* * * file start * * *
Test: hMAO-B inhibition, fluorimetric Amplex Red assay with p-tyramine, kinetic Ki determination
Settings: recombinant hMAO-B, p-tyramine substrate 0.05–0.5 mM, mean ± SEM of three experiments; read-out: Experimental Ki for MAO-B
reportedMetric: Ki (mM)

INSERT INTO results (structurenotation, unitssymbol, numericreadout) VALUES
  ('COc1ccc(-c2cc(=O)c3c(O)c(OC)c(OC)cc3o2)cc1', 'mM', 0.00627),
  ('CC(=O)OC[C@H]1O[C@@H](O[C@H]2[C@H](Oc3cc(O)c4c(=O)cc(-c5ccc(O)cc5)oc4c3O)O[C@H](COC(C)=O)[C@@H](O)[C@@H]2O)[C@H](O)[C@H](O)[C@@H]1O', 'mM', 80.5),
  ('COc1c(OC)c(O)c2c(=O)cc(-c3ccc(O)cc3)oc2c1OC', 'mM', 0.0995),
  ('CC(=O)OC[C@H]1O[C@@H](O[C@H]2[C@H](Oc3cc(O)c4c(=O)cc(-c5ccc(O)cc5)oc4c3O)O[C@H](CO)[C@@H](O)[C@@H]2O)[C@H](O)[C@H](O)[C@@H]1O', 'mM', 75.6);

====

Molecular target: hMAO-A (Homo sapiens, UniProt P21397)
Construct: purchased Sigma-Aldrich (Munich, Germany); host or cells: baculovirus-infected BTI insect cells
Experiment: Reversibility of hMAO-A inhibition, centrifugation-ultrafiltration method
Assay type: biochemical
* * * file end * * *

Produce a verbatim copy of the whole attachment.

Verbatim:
Test: hMAO-B inhibition, fluorimetric Amplex Red assay with p-tyramine, kinetic Ki determination
Settings: recombinant hMAO-B, p-tyramine substrate 0.05–0.5 mM, mean ± SEM of three experiments; read-out: Experimental Ki for MAO-B
reportedMetric: Ki (mM)

INSERT INTO results (structurenotation, unitssymbol, numericreadout) VALUES
  ('COc1ccc(-c2cc(=O)c3c(O)c(OC)c(OC)cc3o2)cc1', 'mM', 0.00627),
  ('CC(=O)OC[C@H]1O[C@@H](O[C@H]2[C@H](Oc3cc(O)c4c(=O)cc(-c5ccc(O)cc5)oc4c3O)O[C@H](COC(C)=O)[C@@H](O)[C@@H]2O)[C@H](O)[C@H](O)[C@@H]1O', 'mM', 80.5),
  ('COc1c(OC)c(O)c2c(=O)cc(-c3ccc(O)cc3)oc2c1OC', 'mM', 0.0995),
  ('CC(=O)OC[C@H]1O[C@@H](O[C@H]2[C@H](Oc3cc(O)c4c(=O)cc(-c5ccc(O)cc5)oc4c3O)O[C@H](CO)[C@@H](O)[C@@H]2O)[C@H](O)[C@H](O)[C@@H]1O', 'mM', 75.6);

====

Molecular target: hMAO-A (Homo sapiens, UniProt P21397)
Construct: purchased Sigma-Aldrich (Munich, Germany); host or cells: baculovirus-infected BTI insect cells
Experiment: Reversibility of hMAO-A inhibition, centrifugation-ultrafiltration method
Assay type: biochemical